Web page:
Management Matters – Sustainable Service

Service initiatives have become standard for organizations hoping to attract and retain employees looking to align social and community responsibility into their corporate culture. However, a one-time event won’t truly engage or develop employees. Both community members and employees will view it as ‘lip-service;’ just a way for the company to project an image that is out of sync with its true corporate practices.

Service initiatives are not a passing fad. Corporate responsibility is an issue that comes up often for prospective, new, and even long term employees. If you are hoping to both integrate socially responsible efforts and avoid superficial ‘feel-good’ efforts, there are some things you can do:

•     Utilize existing talent. Helping the community should be integrated into the daily activities of employees. Helping out at the local homeless shelter at Thanksgiving is a nice thing to do but helping out every week or month makes a different and more powerful statement.

•     Look down the chain and ask suppliers and vendors what they do as community service initiatives. Determine if they have service programs. Their activities can reflect on your business.

•     Keep it quiet. One aspect of responsible corporate service programs that seems consistent is low visibility. View it rather than an opportunity for PR and getting attention as simply the way we do business.

•     Is it making a difference to the recipients? That’s how you know it’s of service. What’s the result?

•     Not every program will work. Low participation or unexpected negative outcomes should make e you to reevaluate or stop an initiative. Learn from your efforts. While not every idea will be successful, each one is an opportunity to integrate service programs into the company culture.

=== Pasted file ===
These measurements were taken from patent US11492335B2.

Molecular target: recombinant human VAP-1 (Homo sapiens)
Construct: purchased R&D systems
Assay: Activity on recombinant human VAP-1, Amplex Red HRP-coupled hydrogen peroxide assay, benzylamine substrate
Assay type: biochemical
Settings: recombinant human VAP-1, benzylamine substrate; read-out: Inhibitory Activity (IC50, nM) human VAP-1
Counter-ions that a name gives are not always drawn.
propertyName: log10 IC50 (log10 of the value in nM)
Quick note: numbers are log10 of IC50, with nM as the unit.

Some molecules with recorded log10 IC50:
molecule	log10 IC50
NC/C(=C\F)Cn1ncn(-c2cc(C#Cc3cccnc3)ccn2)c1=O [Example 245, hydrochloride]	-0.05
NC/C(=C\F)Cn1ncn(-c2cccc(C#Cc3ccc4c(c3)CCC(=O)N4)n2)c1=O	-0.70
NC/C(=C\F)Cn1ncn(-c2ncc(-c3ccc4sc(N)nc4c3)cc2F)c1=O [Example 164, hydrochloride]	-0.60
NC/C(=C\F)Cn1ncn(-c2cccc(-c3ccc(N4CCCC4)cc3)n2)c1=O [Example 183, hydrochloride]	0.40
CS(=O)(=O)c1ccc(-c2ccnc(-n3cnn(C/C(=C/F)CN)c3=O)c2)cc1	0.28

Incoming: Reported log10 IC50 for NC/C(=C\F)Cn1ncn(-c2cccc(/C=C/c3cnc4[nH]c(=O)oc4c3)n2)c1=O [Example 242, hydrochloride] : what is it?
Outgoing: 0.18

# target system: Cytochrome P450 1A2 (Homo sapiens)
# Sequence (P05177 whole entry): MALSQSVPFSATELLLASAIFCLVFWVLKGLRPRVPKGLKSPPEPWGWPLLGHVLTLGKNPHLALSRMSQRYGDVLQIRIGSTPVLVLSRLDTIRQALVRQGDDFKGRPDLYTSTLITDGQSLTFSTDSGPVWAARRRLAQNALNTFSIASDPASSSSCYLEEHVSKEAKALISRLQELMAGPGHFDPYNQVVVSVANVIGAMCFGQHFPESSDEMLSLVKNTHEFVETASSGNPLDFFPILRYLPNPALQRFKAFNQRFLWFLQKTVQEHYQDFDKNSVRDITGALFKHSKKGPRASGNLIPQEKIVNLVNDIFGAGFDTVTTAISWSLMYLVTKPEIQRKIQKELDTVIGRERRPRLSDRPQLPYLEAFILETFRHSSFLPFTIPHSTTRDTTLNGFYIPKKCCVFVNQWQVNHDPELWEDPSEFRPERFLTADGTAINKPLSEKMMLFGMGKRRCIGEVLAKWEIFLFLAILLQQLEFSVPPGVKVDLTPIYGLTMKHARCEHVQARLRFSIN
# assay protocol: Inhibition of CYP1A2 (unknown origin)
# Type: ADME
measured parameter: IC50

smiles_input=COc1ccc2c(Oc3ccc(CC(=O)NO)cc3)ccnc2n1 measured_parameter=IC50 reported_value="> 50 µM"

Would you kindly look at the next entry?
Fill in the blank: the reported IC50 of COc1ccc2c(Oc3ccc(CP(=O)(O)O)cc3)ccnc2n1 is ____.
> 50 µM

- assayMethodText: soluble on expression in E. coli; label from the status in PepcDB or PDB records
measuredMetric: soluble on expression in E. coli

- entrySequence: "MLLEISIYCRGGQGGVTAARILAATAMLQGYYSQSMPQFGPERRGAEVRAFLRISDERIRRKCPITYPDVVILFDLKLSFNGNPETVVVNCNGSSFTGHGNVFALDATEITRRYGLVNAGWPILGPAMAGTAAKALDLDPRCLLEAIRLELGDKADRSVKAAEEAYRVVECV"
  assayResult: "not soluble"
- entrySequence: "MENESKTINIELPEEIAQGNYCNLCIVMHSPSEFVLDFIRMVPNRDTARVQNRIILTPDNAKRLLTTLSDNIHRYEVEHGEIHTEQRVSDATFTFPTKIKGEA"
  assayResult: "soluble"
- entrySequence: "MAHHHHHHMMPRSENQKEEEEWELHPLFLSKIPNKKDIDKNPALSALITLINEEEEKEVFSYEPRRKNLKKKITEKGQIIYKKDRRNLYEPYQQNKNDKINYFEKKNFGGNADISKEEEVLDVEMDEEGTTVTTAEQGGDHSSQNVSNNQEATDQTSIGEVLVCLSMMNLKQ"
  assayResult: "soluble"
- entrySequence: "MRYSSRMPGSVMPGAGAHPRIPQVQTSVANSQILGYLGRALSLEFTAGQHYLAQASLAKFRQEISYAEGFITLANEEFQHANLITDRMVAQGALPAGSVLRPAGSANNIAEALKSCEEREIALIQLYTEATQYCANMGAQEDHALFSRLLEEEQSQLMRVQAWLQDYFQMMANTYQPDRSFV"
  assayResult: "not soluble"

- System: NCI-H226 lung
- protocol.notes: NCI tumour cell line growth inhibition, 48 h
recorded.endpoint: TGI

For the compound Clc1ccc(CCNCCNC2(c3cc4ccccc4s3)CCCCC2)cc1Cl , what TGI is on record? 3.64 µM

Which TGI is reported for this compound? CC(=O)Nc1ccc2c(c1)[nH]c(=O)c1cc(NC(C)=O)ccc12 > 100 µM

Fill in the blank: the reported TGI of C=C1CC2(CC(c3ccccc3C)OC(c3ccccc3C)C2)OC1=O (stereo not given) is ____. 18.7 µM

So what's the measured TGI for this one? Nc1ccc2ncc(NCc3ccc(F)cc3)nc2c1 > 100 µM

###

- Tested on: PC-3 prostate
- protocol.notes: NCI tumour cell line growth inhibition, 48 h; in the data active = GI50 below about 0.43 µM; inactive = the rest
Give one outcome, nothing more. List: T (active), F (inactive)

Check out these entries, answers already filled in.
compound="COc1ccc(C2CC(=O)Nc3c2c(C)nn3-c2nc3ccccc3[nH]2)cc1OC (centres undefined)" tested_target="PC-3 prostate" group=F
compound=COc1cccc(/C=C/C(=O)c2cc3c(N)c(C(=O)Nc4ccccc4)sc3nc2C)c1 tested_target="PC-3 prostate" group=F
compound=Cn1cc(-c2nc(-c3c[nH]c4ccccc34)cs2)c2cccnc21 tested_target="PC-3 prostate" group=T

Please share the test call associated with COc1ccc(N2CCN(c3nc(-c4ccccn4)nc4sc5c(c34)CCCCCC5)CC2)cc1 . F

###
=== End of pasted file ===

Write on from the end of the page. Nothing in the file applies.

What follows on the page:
•     Inventory what can be reused or donated to help others. Make activities fun, simple, and streamlined. Measure the results and make sure people are aware of the impact.

•     It doesn’t have to only be for the community. It can be a staff morale booster. An internal program that supports employees going through an especially difficult situation can provide much needed help to an employee in addition to an emotional lift for the organization.

•     Don’t pressure employees to participate. That undermines the whole effort. Keep service initiatives flexible so people can be involved in ways where they are comfortable contributing.

Make clear to link what your employees are doing to the outcomes and impacts of their actions. Learning about the results of your programs and events in the community is powerful. That is the best way to make your service initiatives sustainable.

Joni Daniels is Principal of Daniels & Associates, a management training and development consulting practice that specializes in developing human resources in the areas of leadership and management training, interpersonal effectiveness and efficiency, skill- building, and organizational development interventions. With over 25 years of experience, she is a sought after resource for Fortune 500 clients, professional organizations, higher education, media outlets and business publications. Joni can be reached at

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